HOME  |  NEWS  |  BLOGS  |  MESSAGES  |  FEATURES  |  VIDEOS  |  WEBINARS  |  INDUSTRIES  |  FOCUS ON FUNDAMENTALS
  |  REGISTER  |  LOGIN  |  HELP
Product News
Electronics & Test

Teardown: Inside the Xbox One Kinect

NO RATINGS
View Comments: Newest First|Oldest First|Threaded View
Cabe Atwell
User Rank
Blogger
Re: great device
Cabe Atwell   4/22/2014 5:47:47 PM
NO RATINGS
Gaming tech is getting to be quite component dense. What an interesting device. Underused in the XBOX ONE for sure. Luckily.. there is a Windows Kinect 2.0 on the way. The time delay is still too slow for my liking. 

C

tekochip
User Rank
Platinum
3D Design
tekochip   12/3/2013 10:07:16 AM
NO RATINGS
Hey, hey, something put together with screws!
 
Honestly, when you look at the packaging, there is no way something like this could be designed quickly without the aid of 3D modeling.  There are far too many components fitting together in so many complicated ways.  We really need to appreciate the difficulty in designing a package like this.


AJ2X
User Rank
Silver
Kinection
AJ2X   12/3/2013 9:03:29 AM
NO RATINGS
I was somewhat amused at the model number -- 1520.  That was the model of the disk drive accessory for the Commodore 64.  The connection between those two disparate products and companies is pretty weak, but I wonder if someone on the Micro$oft team is smiling to himself at the homage.

Charles Murray
User Rank
Blogger
Re: great device
Charles Murray   12/2/2013 5:44:14 PM
NO RATINGS
Nice to get an inside look at Kinect. I'm sure we'll be seeing more of this at CES next month.

naperlou
User Rank
Blogger
great device
naperlou   12/2/2013 11:46:55 AM
Well, another enthuastic teardown slideshow.  These guys have way too much fun. 

It is interesting to see what goes in to one of these.  The Kinect is a great idea, using vision technology to control a system. 

Partner Zone
Latest Analysis
Adam Berger hacked a computer keyboard into a mini key-tar to play with his band.
Altair has released an update of its HyperWorks computer-aided engineering simulation suite that includes new features focusing on four key areas of product design: performance optimization, lightweight design, lead-time reduction, and new technologies.
At IMTS last week, Stratasys introduced two new multi-materials PolyJet 3D printers, plus a new UV-resistant material for its FDM production 3D printers. They can be used in making jigs and fixtures, as well as prototypes and small runs of production parts.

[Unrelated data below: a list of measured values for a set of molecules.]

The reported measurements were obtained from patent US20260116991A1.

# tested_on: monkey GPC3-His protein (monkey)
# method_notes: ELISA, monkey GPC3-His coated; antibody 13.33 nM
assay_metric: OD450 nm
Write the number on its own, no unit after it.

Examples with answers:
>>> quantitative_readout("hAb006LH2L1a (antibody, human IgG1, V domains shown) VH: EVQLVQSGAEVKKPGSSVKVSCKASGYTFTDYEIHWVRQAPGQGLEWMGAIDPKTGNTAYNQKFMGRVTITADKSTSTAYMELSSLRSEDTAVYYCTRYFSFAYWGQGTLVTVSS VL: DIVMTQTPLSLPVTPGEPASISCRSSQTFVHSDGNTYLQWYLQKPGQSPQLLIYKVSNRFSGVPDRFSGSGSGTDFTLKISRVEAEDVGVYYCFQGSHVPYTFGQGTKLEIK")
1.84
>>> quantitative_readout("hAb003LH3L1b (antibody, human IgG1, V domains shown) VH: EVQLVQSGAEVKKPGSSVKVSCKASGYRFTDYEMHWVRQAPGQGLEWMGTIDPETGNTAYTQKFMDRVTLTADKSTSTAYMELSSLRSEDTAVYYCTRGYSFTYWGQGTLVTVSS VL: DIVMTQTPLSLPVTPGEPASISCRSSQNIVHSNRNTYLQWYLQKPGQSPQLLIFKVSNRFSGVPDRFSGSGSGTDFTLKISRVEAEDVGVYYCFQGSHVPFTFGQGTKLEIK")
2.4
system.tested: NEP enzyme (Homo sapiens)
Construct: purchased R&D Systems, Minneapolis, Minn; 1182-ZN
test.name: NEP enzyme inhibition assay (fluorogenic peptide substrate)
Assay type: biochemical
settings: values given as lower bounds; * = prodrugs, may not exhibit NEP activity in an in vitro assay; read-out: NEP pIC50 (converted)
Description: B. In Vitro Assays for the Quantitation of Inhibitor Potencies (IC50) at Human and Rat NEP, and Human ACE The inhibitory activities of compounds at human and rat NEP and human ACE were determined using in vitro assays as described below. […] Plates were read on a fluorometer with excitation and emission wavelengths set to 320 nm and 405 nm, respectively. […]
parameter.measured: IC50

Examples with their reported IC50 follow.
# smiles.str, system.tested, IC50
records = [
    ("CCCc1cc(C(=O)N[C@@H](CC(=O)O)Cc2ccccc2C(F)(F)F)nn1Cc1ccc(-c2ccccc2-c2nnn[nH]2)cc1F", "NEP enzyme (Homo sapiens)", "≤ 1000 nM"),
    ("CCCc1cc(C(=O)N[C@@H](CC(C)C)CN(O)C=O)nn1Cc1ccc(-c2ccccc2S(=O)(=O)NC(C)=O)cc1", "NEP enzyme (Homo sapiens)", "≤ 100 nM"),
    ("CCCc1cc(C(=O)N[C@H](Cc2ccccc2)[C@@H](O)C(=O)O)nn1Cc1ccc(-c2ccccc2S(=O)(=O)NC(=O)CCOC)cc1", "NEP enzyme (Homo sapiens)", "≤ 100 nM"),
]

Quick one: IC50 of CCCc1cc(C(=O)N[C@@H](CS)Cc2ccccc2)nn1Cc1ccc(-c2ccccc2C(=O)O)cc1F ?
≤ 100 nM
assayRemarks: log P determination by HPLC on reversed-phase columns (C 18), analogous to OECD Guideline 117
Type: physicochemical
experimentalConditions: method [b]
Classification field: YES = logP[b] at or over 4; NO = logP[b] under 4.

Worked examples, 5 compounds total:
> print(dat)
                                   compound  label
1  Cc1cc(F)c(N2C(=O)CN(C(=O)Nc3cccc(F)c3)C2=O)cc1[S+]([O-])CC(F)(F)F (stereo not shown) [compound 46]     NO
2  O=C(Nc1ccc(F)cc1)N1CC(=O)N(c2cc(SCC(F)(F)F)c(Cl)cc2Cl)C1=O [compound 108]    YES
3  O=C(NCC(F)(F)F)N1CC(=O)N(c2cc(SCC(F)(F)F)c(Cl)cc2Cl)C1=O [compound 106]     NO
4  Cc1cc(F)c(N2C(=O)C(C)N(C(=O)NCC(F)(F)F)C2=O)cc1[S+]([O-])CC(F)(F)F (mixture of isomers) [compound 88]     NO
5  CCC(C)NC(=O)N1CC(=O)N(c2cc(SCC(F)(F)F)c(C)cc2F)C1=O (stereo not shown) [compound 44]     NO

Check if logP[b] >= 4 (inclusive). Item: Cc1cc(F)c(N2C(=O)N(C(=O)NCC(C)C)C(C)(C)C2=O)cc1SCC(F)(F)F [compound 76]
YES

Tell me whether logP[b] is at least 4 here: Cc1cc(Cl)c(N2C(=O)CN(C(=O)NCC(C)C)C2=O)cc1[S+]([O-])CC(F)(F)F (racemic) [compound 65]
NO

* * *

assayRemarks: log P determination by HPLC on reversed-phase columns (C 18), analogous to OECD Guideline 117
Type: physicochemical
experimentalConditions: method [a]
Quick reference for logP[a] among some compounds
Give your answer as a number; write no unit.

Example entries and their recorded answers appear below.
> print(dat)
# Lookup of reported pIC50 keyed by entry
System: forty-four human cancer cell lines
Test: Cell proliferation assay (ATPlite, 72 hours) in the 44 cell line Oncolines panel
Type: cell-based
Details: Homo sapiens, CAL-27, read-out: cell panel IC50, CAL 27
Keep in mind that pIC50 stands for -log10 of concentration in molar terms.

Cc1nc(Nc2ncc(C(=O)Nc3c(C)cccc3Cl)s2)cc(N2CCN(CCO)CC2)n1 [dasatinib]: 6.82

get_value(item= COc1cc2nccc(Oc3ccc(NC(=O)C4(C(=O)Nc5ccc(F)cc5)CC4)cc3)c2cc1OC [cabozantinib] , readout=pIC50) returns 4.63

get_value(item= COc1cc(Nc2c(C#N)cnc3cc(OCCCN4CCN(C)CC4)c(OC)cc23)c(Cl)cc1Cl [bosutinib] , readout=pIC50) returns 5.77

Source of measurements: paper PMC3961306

In a line of ultra-futuristic projects, DARPA is developing a brain microchip that will help heal the bodies and minds of soldiers. A final product is far off, but preliminary chips are already being tested.
If you're planning to develop a product that uses a microcontroller, you'll want to take note of next week's Design News Continuing Education course, "MCU Software Development A Step-by-Step Guide."
More:Blogs|News
Design News Webinar Series
9/10/2014 11:00 a.m. California / 2:00 p.m. New York
7/23/2014 11:00 a.m. California / 2:00 p.m. New York
7/17/2014 11:00 a.m. California / 2:00 p.m. New York
6/25/2014 11:00 a.m. California / 2:00 p.m. New York
Quick Poll
The Continuing Education Center offers engineers an entirely new way to get the education they need to formulate next-generation solutions.
Sep 22 - 26, MCU Software Development A Step-by-Step Guide (Using a Real Eval Board)
SEMESTERS: 1  |  2  |  3  |  4  |  5  |  6


Focus on Fundamentals consists of 45-minute on-line classes that cover a host of technologies. You learn without leaving the comfort of your desk. All classes are taught by subject-matter experts and all are archived. So if you can't attend live, attend at your convenience.
Next Class: September 30 - October 2
Sponsored by Altera
Learn More   |   Login   |   Archived Classes
Twitter Feed
Design News Twitter Feed
Like Us on Facebook

Sponsored Content

Technology Marketplace

Copyright © 2014 UBM Canon, A UBM company, All rights reserved. Privacy Policy | Terms of Service